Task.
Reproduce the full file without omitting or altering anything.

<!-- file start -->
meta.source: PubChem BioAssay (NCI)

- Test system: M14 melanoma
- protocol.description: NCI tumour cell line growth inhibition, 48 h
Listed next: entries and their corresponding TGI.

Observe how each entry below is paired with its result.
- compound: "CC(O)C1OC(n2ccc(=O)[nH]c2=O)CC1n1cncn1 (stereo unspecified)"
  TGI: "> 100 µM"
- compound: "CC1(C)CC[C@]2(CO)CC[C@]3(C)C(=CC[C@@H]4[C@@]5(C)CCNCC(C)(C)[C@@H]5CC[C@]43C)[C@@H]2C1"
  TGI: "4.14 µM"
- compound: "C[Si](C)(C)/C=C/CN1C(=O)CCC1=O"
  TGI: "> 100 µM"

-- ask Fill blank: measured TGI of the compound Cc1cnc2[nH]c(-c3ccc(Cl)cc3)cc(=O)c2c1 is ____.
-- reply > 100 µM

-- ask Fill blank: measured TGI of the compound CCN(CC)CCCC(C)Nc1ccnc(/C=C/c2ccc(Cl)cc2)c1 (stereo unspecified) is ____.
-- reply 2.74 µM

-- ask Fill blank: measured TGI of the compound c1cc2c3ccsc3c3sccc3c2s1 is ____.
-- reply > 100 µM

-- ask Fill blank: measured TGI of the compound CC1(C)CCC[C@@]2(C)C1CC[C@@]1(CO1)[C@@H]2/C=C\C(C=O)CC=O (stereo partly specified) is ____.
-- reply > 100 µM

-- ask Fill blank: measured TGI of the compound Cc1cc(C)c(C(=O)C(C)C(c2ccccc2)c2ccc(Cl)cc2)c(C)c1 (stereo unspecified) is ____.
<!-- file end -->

meta.source: PubChem BioAssay (NCI)

- Test system: M14 melanoma
- protocol.description: NCI tumour cell line growth inhibition, 48 h
Listed next: entries and their corresponding TGI.

Observe how each entry below is paired with its result.
- compound: "CC(O)C1OC(n2ccc(=O)[nH]c2=O)CC1n1cncn1 (stereo unspecified)"
  TGI: "> 100 µM"
- compound: "CC1(C)CC[C@]2(CO)CC[C@]3(C)C(=CC[C@@H]4[C@@]5(C)CCNCC(C)(C)[C@@H]5CC[C@]43C)[C@@H]2C1"
  TGI: "4.14 µM"
- compound: "C[Si](C)(C)/C=C/CN1C(=O)CCC1=O"
  TGI: "> 100 µM"

-- ask Fill blank: measured TGI of the compound Cc1cnc2[nH]c(-c3ccc(Cl)cc3)cc(=O)c2c1 is ____.
-- reply > 100 µM

-- ask Fill blank: measured TGI of the compound CCN(CC)CCCC(C)Nc1ccnc(/C=C/c2ccc(Cl)cc2)c1 (stereo unspecified) is ____.
-- reply 2.74 µM

-- ask Fill blank: measured TGI of the compound c1cc2c3ccsc3c3sccc3c2s1 is ____.
-- reply > 100 µM

-- ask Fill blank: measured TGI of the compound CC1(C)CCC[C@@]2(C)C1CC[C@@]1(CO1)[C@@H]2/C=C\C(C=O)CC=O (stereo partly specified) is ____.
-- reply > 100 µM

-- ask Fill blank: measured TGI of the compound Cc1cc(C)c(C(=O)C(C)C(c2ccccc2)c2ccc(Cl)cc2)c(C)c1 (stereo unspecified) is ____.